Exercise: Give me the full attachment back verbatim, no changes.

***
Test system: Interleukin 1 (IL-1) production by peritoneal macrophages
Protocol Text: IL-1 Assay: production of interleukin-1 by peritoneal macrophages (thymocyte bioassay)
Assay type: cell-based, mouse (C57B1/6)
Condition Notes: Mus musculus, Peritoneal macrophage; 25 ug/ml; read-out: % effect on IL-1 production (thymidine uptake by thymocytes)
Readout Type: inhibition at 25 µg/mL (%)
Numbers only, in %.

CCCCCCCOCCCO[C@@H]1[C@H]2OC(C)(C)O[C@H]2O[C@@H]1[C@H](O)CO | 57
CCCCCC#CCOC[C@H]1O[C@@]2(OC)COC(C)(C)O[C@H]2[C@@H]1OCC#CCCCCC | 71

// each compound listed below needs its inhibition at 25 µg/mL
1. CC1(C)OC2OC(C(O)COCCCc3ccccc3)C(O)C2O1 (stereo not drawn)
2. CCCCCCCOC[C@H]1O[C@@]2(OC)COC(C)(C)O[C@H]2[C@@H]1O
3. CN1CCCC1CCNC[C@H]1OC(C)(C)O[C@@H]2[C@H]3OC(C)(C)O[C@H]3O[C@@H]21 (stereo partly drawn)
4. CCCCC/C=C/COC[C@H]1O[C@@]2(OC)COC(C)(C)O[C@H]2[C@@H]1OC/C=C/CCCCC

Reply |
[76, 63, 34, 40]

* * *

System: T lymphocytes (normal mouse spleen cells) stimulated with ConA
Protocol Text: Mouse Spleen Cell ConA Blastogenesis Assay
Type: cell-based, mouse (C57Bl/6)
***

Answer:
Test system: Interleukin 1 (IL-1) production by peritoneal macrophages
Protocol Text: IL-1 Assay: production of interleukin-1 by peritoneal macrophages (thymocyte bioassay)
Assay type: cell-based, mouse (C57B1/6)
Condition Notes: Mus musculus, Peritoneal macrophage; 25 ug/ml; read-out: % effect on IL-1 production (thymidine uptake by thymocytes)
Readout Type: inhibition at 25 µg/mL (%)
Numbers only, in %.

CCCCCCCOCCCO[C@@H]1[C@H]2OC(C)(C)O[C@H]2O[C@@H]1[C@H](O)CO | 57
CCCCCC#CCOC[C@H]1O[C@@]2(OC)COC(C)(C)O[C@H]2[C@@H]1OCC#CCCCCC | 71

// each compound listed below needs its inhibition at 25 µg/mL
1. CC1(C)OC2OC(C(O)COCCCc3ccccc3)C(O)C2O1 (stereo not drawn)
2. CCCCCCCOC[C@H]1O[C@@]2(OC)COC(C)(C)O[C@H]2[C@@H]1O
3. CN1CCCC1CCNC[C@H]1OC(C)(C)O[C@@H]2[C@H]3OC(C)(C)O[C@H]3O[C@@H]21 (stereo partly drawn)
4. CCCCC/C=C/COC[C@H]1O[C@@]2(OC)COC(C)(C)O[C@H]2[C@@H]1OC/C=C/CCCCC

Reply |
[76, 63, 34, 40]

* * *

System: T lymphocytes (normal mouse spleen cells) stimulated with ConA
Protocol Text: Mouse Spleen Cell ConA Blastogenesis Assay
Type: cell-based, mouse (C57Bl/6)